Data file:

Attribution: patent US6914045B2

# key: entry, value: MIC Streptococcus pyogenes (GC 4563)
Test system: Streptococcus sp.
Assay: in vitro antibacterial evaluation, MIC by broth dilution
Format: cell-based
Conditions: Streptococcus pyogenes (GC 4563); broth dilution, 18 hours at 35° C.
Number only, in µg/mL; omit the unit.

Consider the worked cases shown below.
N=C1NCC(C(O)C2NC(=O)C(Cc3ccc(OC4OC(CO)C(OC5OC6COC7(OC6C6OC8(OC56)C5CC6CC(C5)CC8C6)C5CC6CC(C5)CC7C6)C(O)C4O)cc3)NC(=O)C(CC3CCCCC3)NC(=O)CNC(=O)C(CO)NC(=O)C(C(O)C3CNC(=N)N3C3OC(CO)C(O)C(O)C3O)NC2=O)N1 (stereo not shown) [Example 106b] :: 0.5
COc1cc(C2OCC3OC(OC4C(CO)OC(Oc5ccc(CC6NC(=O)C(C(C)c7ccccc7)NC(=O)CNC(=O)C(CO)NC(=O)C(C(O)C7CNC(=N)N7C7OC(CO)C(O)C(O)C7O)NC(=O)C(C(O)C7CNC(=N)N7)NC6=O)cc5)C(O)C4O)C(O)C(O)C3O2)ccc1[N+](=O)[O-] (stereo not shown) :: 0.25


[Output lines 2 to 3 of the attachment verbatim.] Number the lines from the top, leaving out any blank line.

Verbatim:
# key: entry, value: MIC Streptococcus pyogenes (GC 4563)
Test system: Streptococcus sp.